When Jesus knew in himself that his disciples murmured at it, he said to them, Does this offend you?
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EXPOSITORY (ENGLISH BIBLE)When Jesus knew in himself that his disciples murmured.—The tenses in the original describe the scene in the present: Jesus as knowing, the disciples as murmuring. The knowledge is in Himself, uninformed by them, and His teaching is addressed to the thoughts of their hearts. They were placing themselves in the position of the Jews (John 6:41), and were making the stepping-stone of spiritual knowledge, up which faith would have walked, into a rock of offence over which blindness fell.John 6:61-65. When Jesus knew — Greek, ειδως δε ο Ιησους εν εαυτω, Jesus knowing in himself; that his disciples murmured at it — Though they did not speak out their objections and scruples; said, Doth this, which you have just now heard, offend you — And do you stumble at it as incredible? What if ye shall see the Son of man ascend up — Αναβαινοντα, ascending; where he was before? — How much more incredible will it then appear to you, that he should give you his flesh to eat? Or, will not that convince you of the truth of my having come down from heaven? Will it not show you, likewise, that I never intended you should eat my flesh in a corporeal manner? It is very probable that what Christ here says of his ascension, was, partly at least, intended to intimate to them the necessity of taking his discourse in a figurative sense, as it would so soon be evidently impossible to eat his flesh, which was to be received into heaven. It is the Spirit — The spiritual meaning of these words; that quickeneth — By which God giveth spiritual life. The flesh —
The bare, carnal, literal meaning; profiteth nothing. The words that I speak, the doctrines that I preach, unto you are spirit and life — Are to be taken in a spiritual sense; and when they are so understood and believed, or marked, learned, and digested, they are made the means of spiritual and eternal life to the hearers. There are some of you who believe not — And so receive no life by them; for Jesus knew from the beginning — Namely, of his ministry; who they were that believed not, and who should betray him — He knew the inward disposition of every particular person that heard him, and foresaw which of his disciples would be so base as to betray him. From this we infer with certainty that God foresees future contingencies:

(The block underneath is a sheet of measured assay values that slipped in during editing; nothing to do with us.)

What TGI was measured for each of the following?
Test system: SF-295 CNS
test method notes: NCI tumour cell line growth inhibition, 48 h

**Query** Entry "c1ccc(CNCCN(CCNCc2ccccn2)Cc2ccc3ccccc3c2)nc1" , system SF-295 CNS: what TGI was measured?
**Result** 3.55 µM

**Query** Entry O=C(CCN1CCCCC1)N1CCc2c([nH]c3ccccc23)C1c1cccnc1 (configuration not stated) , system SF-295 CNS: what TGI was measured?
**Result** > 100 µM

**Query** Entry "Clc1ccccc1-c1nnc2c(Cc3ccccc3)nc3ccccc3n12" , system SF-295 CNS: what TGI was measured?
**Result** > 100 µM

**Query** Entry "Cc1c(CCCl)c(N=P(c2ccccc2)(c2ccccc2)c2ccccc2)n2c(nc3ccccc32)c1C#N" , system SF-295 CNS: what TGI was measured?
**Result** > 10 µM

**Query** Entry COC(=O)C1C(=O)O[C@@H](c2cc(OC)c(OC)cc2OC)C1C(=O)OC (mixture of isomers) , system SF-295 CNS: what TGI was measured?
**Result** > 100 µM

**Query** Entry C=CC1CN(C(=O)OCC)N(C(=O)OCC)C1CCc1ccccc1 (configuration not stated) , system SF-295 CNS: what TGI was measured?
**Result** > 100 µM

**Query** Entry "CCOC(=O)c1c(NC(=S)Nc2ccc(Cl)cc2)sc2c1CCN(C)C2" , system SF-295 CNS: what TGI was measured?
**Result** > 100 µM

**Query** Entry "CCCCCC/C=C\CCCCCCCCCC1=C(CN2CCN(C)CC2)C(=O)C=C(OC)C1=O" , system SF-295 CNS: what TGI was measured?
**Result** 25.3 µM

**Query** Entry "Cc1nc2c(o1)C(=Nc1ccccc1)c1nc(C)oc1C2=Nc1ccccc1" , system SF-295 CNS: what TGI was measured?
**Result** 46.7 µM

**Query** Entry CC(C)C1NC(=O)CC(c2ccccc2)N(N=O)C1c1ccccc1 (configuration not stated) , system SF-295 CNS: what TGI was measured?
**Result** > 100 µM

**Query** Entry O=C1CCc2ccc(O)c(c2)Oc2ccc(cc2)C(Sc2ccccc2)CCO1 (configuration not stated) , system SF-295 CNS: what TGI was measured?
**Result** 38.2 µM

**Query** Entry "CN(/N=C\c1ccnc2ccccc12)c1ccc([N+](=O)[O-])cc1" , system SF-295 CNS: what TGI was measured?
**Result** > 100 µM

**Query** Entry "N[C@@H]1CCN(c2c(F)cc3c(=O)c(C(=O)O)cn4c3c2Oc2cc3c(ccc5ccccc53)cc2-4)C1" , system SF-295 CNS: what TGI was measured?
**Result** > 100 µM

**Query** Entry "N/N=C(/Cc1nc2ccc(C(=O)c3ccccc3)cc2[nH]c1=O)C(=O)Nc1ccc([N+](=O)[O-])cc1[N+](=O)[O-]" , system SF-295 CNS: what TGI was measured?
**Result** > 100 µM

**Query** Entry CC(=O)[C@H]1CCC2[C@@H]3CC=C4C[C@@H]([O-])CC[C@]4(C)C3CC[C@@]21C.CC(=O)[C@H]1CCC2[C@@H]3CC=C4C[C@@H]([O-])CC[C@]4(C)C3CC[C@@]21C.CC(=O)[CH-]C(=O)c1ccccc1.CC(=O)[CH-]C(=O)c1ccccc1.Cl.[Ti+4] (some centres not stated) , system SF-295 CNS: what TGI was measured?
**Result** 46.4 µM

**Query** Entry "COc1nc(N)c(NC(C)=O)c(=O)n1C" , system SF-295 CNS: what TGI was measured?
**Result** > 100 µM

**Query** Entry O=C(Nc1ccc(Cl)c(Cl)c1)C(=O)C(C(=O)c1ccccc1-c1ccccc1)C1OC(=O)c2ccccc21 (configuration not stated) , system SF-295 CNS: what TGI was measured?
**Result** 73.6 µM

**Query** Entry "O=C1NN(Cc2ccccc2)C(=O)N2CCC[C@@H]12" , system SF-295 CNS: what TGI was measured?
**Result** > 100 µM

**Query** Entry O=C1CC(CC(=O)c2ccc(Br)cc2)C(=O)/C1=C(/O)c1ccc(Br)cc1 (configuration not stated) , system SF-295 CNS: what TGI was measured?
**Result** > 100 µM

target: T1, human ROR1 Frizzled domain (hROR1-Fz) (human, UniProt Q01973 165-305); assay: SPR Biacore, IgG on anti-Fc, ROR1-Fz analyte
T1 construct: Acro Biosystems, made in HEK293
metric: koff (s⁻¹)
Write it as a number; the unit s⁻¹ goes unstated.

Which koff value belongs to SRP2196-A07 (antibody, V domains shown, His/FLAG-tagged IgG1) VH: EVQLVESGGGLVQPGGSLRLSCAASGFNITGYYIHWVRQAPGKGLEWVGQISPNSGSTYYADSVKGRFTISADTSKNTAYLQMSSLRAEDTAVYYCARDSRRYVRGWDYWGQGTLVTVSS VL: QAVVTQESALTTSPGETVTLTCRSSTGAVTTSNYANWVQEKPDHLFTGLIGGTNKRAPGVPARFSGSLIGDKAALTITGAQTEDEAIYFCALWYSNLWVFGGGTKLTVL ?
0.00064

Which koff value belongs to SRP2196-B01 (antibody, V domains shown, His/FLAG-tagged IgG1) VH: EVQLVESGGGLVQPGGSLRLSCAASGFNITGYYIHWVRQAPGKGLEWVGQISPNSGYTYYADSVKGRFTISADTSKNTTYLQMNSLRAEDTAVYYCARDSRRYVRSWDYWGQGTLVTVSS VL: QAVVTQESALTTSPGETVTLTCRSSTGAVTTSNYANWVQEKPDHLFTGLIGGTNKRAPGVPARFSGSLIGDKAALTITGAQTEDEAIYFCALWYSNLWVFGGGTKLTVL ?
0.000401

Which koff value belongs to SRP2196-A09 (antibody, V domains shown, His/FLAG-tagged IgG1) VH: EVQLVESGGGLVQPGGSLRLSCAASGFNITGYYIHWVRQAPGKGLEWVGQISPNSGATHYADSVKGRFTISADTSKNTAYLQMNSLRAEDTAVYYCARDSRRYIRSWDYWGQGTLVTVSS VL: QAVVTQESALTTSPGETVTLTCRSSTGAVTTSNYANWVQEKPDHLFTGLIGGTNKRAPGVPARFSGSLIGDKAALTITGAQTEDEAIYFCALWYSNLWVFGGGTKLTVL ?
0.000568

“But his foreknowledge causes not the fault, Which had no less proved certain unforeknown.”
Therefore said I, &c. — Because I know perfectly the inward frame of your minds, that the prejudices of corrupt nature lie strongly against such a doctrine as I publish, and that nothing but divine grace can subdue them, therefore I told you plainly, that no man can come unto me, except it were given unto him of my Father — And it is given to those only who will receive it on God’s own terms. See the note on John 6:37; John 6:44.Matthew 17:16; Mark 2:18; John 9:28; Matthew 10:24. It is doubtless used in this sense here. It is, however, often applied to those who are real Christians.
This is an hard saying - The word "hard" here means "offensive, disagreeable" - that which they could not bear. Some have understood it to mean "difficult to be understood," but this meaning does not suit the connection. The doctrine which he delivered was opposed to their prejudices; it seemed to be absurd, and they therefore rejected it.
Saying - Rather doctrine or speech - Greek, λόγος logos. It does not refer to any particular part of the discourse, but includes the whole.
Who can hear it? - That is, who can hear it patiently - who can stay and listen to such doctrine or believe it. The effect of this is stated in John 6:66. The doctrines which Jesus taught that were so offensive appear to have been:
1. that he was superior to Moses.
2. that God would save all that he had chosen and those only.
3. that he said he was the bread that came from heaven.
4. that it was necessary to partake of that; that it was necessary that an atonement should be made, and that they should be saved by that.
knew in himself; which is opposed to a knowledge from the hearing of his own ears, as man heareth, whether more immediately from the sound of their words, (for we read of nothing they spake audibly), or from the relation of others, as what they had heard: he knew in himself their thoughts by his Divine prerogative and property of searching the hearts, and trying the reins, and discerning the thoughts of men afar off. Knowing their thoughts, he saith, Doth this give you occasion of stumbling?
that his disciples murmured at it; at the doctrine he had delivered, looking upon it as absurd, incredible, and contrary to sense and reason:
he said unto them, does this offend you? or trouble you? cannot you get over this? cannot you understand it? or account for it? if not, how will you be able to digest some other things, or reconcile them to your minds, which are less known, and more unexpected, and will appear at first sight more surprising?When Jesus knew in himself that his disciples murmured at it, he said unto them, Doth this offend you?